little tougher on george zimmerman for not following the pole police dispatcher's order to cease and desist. men just have a higher level of this flight or -- fight or flight and so i think that might really help the prosecution when they're valuating the evidence. i think that other factors are going to be more important. i don't think it's just gender that is going to define the verdict. men could be sympathetic. men can be interested in protection. men did care about somebody. just as much. so, i don't think gender is really going to have a huge impact on it. it's things that co-with gender and the attitude and experiences of these jurors that is going to matter. >> laura: joe ellen, the theory of hot foreman might be or forewoman in this case a the love people are trying to guess. we have general descriptions of who these jurors are some of their background, characteristic, their hobbies, a couple of them like to help rescue animals as a hobby. what's your theory here on hot foreman might be? >> my theory is ba that based on the fact that two of these women have attorneys and their family,
one son is an attorney. the other spouse is an attorney. we know that at the beginning of this jury deliberation process what happened was they asked for all of the exhibits, a listing of all of the exhibits. to me, that indicates somebody who is going to analyze and take the time to go through that. and what better person than somebody who is married or has a son who is an attorney and knows that whole process. >> laura: the details, alan of these jurors. one of the jurors has -- used to have a conceal carry permit and her husband currently has a conceal carry permit. now, that doesn't tell you everything, but that's that is just another interesting fact about who these people are, their background, which might inform how they look at these facts of whether this guy was just a wanna be cop who was ready to shoot somebody up. >> absolutely. one of the jurors has an 11 and 13-year-old. she specifically used this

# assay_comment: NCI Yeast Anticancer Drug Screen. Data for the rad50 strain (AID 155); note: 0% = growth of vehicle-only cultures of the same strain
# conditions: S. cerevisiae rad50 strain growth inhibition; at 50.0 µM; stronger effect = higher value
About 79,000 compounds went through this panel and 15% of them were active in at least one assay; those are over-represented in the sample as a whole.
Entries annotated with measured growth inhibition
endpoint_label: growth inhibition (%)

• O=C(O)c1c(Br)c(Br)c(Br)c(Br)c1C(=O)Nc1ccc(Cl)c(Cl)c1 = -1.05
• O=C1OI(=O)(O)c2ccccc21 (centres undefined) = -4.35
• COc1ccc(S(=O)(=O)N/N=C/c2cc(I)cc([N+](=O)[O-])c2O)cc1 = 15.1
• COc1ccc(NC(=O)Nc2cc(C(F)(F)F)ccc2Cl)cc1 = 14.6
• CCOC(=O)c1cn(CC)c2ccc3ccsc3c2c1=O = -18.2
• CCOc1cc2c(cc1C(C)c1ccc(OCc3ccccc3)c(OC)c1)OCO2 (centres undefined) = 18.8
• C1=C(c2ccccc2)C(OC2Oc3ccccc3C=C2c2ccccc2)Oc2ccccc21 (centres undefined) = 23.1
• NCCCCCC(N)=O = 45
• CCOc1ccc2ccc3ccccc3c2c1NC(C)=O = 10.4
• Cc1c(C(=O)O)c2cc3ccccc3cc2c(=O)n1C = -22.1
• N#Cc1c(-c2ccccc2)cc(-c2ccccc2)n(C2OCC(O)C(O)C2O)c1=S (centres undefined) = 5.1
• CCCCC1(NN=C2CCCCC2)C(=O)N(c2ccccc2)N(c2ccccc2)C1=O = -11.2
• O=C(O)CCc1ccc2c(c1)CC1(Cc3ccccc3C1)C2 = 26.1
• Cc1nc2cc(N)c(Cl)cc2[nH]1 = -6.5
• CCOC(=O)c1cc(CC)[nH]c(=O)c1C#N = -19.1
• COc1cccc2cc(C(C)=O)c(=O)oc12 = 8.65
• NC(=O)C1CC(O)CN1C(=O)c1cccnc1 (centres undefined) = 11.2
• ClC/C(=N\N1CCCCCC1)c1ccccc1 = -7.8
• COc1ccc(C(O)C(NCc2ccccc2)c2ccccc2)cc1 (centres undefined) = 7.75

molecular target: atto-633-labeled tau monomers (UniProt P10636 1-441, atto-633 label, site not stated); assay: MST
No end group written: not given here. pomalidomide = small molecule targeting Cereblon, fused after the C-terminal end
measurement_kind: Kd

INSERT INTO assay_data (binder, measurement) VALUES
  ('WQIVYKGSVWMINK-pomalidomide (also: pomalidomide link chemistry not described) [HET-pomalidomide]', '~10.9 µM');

case as an example for why you shouldn't go out at night. clearly she has some heightened generalized fear about going out at night because of things that can happen, such as what happened with trayvon martin and george zimmerman. now, which person she is more at fault, she faults more, that's to be seen. we don't know that but she comes in with that, so she might have some heightened credibility during deliberations. another juror is a security officer. safety officer. >> laura: exactly. one they tried to strike who had been the victim of nonviolent crime. the prosecution was unsuccessful in striking her. we don't know how obviously whether that is going to have any effect. joe ellen, let's go into the deliberations now. i mean, we can't predict what's happening. they asked for an inventory of the exhibits today. and they came out out of the courtroom and the judge -- they ultimately gave them inventory. that was kind of surprising. why didn't they have an inventory of the exhibits in a case this important? >> you are absolutely right. the judge should have given that to them. and clearly that shows a